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 Text and photos copyright John P. Hoover

past fishes of the month


Goniistius vittatus


Hawaiian Morwong - Midway Atoll. 30 ft.
MORWONGS (Family Latridae)
     Morwongs are an unusual and sometimes comical-looking group of fishes found in subtropical and warm temperate seas. Their high, laterally compressed bodies are typically marked with bold black diagonal bands and their small mouths have thick fleshy lips. Bony knobs often protrude in front of the eyes. Morwongs are related to hawkfishes, and, like hawkfishes, many species have thickened pectoral fins which allow them to sit upright on the substrate. They typically feed on small crustaceans and other invertebrates found in sand. Occurring from South Africa to the Pacific coasts of Peru and Chile, morwongs attain their greatest diversity in the cool waters off southern Australia (hence the distinctive aboriginal name). Above the equator they occur in Japan, Korea, China, and, of course, Hawai`i. This type of distribution, known as "anti-tropical," is characteristic of a number of Hawai`i's fishes. Although morwongs were formerly placed in their own family Cheilodactylidae, ichthyologists have recently combined them with the trumpeters (a small group of exclusively south Australian fishes) into the single family Latridae. During this shakeup, they changed some genus names as well, including that of our Hawaiian species, which used to be Cheilodactylus vittatus.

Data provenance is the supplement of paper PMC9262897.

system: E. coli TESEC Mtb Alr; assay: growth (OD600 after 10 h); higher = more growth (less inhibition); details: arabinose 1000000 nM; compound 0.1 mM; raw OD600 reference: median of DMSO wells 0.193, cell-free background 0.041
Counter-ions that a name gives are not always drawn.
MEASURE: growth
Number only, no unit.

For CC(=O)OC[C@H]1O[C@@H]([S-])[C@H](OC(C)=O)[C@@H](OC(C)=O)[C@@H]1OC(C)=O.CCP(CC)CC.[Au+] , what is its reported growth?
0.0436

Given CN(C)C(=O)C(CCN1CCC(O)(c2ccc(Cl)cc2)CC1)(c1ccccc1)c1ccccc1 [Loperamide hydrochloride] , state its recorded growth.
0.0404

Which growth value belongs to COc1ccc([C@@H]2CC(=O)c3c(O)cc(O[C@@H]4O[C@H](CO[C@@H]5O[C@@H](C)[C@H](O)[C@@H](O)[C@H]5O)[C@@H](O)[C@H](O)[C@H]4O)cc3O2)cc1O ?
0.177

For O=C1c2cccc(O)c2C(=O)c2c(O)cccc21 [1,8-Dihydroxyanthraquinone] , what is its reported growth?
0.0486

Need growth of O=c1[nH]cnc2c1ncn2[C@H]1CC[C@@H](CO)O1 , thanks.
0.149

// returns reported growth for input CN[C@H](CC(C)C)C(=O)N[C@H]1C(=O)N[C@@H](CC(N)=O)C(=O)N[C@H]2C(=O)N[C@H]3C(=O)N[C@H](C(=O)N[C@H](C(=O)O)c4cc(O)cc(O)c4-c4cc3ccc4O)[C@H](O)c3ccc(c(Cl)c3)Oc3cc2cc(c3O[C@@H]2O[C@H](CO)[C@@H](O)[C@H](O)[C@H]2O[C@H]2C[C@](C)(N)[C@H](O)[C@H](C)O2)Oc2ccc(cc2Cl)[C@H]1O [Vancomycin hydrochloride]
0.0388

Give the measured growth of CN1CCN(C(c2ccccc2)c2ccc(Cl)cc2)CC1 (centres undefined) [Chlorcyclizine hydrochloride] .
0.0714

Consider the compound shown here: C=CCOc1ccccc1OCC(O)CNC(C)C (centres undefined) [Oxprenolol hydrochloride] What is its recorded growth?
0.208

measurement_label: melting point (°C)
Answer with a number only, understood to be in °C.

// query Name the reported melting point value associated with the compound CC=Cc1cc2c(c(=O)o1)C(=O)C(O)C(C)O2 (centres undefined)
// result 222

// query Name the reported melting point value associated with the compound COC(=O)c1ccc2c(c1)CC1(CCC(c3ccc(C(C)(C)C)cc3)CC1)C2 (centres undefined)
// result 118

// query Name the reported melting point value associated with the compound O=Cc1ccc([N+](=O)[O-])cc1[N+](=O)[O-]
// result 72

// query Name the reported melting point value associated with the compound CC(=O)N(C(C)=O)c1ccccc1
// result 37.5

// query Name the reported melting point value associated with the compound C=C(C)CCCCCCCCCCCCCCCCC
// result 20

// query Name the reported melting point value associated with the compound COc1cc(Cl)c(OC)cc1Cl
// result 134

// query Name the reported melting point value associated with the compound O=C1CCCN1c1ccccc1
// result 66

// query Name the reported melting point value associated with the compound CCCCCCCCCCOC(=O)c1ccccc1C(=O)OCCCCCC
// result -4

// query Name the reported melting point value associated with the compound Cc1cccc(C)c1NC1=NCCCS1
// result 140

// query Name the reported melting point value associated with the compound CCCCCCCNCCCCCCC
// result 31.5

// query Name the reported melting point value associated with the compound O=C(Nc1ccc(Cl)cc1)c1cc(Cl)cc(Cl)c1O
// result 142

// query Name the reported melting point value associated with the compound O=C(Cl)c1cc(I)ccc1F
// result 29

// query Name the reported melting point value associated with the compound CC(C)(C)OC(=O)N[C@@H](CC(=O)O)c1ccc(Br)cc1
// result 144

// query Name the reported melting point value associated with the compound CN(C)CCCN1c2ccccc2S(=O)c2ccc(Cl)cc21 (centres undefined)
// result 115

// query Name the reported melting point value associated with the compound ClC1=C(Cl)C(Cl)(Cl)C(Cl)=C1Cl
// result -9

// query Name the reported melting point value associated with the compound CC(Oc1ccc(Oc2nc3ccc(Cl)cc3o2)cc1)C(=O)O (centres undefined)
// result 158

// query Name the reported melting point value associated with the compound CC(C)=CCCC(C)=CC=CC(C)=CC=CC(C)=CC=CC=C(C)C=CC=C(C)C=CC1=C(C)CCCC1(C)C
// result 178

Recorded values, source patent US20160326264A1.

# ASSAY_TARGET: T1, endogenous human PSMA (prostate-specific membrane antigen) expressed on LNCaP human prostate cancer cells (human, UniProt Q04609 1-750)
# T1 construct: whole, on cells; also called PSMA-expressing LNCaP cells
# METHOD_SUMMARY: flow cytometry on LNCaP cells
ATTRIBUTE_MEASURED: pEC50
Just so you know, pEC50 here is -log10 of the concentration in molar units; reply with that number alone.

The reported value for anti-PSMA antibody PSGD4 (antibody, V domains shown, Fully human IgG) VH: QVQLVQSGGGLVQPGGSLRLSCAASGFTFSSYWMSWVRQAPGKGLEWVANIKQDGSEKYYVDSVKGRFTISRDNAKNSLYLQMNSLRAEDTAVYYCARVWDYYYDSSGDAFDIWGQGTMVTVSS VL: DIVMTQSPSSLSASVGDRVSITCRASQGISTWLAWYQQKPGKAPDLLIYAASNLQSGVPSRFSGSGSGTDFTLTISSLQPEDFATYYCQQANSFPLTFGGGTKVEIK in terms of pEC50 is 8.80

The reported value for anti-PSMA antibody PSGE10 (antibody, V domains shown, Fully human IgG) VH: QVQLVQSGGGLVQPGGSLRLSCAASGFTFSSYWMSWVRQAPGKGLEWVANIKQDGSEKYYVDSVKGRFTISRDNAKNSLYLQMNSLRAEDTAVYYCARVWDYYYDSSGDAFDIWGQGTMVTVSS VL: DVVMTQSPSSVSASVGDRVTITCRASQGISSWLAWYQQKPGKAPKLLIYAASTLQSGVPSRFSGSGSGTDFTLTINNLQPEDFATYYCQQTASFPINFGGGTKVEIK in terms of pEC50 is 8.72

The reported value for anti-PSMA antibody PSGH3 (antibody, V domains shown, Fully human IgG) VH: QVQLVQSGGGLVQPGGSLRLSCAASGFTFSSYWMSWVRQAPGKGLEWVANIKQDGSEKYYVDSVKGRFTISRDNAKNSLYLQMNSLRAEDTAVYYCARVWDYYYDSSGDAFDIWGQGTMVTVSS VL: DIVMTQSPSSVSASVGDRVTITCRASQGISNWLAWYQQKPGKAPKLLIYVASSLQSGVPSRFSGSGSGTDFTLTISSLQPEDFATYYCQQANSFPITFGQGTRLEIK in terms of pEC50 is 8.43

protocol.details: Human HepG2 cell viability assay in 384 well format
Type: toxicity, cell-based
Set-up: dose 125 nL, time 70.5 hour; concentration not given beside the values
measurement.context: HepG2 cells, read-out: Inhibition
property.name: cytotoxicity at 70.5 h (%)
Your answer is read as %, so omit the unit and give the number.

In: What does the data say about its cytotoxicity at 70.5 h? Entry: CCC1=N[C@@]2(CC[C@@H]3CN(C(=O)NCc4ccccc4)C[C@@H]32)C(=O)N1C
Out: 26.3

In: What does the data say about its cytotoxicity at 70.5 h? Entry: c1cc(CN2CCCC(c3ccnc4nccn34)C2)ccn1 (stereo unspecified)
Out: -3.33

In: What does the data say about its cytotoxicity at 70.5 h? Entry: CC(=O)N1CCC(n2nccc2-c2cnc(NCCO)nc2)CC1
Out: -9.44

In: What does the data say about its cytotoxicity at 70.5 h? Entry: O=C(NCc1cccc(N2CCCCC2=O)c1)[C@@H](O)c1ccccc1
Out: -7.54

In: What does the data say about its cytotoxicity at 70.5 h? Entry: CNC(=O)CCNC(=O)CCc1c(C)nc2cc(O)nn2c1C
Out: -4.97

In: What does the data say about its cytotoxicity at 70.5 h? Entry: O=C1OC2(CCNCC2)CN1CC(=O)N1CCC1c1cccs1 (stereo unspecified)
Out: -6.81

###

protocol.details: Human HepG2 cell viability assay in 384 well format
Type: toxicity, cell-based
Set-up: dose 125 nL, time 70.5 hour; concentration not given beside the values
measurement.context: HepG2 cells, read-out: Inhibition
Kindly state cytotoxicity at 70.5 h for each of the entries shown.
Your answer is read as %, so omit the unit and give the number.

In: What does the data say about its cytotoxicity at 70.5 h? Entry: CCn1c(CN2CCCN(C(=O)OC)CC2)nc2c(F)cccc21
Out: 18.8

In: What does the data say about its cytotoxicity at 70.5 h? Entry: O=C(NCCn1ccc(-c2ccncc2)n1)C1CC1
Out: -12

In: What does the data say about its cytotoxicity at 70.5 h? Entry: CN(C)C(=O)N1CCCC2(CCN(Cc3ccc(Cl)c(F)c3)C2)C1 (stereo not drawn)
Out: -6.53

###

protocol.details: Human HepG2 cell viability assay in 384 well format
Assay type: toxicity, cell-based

Hawaiian Morwong - Midway Atoll. 30 ft.

Goniistius vittatus (Garrett, 1864)
     These odd fish have thick reddish lips and bold diagonal black stripes which may serve to disrupt their outline or to make them appear extra-large to predators. Bony lumps and bumps adorn the front of the head. They often prop themselves on the bottom with strong pectoral fins, somewhat like hawkfishes. Unlike hawkfishes, however, they appear to be nocturnal and are probably resting rather than waiting to ambush prey. They feed by pressing their thick fleshy lips to the bottom, sucking in sand and detritus, and filtering out the small invertebrates it contains. (While feeding this way, some morwong species are known to almost stand on their head!)
Although common at Midway and other cool, subtropical Northwestern Hawaiian Islands, morwongs are rare in the main islands. Divers on Kaua'i and along O`ahu's north shore have perhaps the best chance of seeing them. (I like to tell people that if they see a morwong, they will enjoy one year of good luck!) The Hawaiian Morwong is now considered endemic. Previously it was lumped together with a similar species from the subtropical South Pacific islands of New Caledonia and Lord Howe. Morwongs share their Hawaiian name ("strong kapu") with several butterflyfishes. The species name means "striped." To 16 in.

Here are two of the very few Hawaiian Morwongs I have seen in the main Hawaiian Islands.The one above was at snorkeling depth inside the reef at Hanauma Bay, sitting under ledge in the area known as "Sandman's Patch." It stayed in the vicinity for a few weeks and then disappeared. Below is a cute baby about 3 in. long, seen in about 3 ft. of water at Lydgate State Park, Kaua`i.
Below, a morwong altercation at Midway. The bottom fish appears to be chasing the top one. Note how several of the black bands have paled near the top of the head of both fish, revealing a spotted pattern. This appears to be morwong-speak for "get out of my territory" or "leave me alone." But who knows? Perhaps it means "Come here my darling." We need more divers observing morwongs.


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  Text and photos copyright John P. Hoover